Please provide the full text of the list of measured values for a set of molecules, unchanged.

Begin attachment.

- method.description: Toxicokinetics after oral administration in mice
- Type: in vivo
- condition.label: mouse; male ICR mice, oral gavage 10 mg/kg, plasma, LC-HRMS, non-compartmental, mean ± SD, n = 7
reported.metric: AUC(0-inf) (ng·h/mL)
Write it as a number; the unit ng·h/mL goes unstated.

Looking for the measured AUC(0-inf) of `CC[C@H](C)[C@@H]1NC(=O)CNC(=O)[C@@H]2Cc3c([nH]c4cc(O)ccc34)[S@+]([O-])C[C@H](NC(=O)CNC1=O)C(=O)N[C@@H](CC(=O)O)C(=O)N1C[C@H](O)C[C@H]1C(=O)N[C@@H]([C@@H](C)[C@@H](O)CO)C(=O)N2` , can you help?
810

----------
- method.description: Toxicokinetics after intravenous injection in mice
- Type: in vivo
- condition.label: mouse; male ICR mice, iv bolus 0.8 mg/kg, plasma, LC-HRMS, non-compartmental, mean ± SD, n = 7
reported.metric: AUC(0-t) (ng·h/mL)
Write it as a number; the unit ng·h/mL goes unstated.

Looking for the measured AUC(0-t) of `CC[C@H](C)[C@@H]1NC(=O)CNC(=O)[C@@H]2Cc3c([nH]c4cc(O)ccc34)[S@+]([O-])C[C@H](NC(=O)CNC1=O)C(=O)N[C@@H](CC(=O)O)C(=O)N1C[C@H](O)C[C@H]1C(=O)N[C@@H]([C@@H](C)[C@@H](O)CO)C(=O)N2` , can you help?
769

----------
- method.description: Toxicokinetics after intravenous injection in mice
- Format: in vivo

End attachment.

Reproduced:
- method.description: Toxicokinetics after oral administration in mice
- Type: in vivo
- condition.label: mouse; male ICR mice, oral gavage 10 mg/kg, plasma, LC-HRMS, non-compartmental, mean ± SD, n = 7
reported.metric: AUC(0-inf) (ng·h/mL)
Write it as a number; the unit ng·h/mL goes unstated.

Looking for the measured AUC(0-inf) of `CC[C@H](C)[C@@H]1NC(=O)CNC(=O)[C@@H]2Cc3c([nH]c4cc(O)ccc34)[S@+]([O-])C[C@H](NC(=O)CNC1=O)C(=O)N[C@@H](CC(=O)O)C(=O)N1C[C@H](O)C[C@H]1C(=O)N[C@@H]([C@@H](C)[C@@H](O)CO)C(=O)N2` , can you help?
810

----------
- method.description: Toxicokinetics after intravenous injection in mice
- Type: in vivo
- condition.label: mouse; male ICR mice, iv bolus 0.8 mg/kg, plasma, LC-HRMS, non-compartmental, mean ± SD, n = 7
reported.metric: AUC(0-t) (ng·h/mL)
Write it as a number; the unit ng·h/mL goes unstated.

Looking for the measured AUC(0-t) of `CC[C@H](C)[C@@H]1NC(=O)CNC(=O)[C@@H]2Cc3c([nH]c4cc(O)ccc34)[S@+]([O-])C[C@H](NC(=O)CNC1=O)C(=O)N[C@@H](CC(=O)O)C(=O)N1C[C@H](O)C[C@H]1C(=O)N[C@@H]([C@@H](C)[C@@H](O)CO)C(=O)N2` , can you help?
769

----------
- method.description: Toxicokinetics after intravenous injection in mice
- Format: in vivo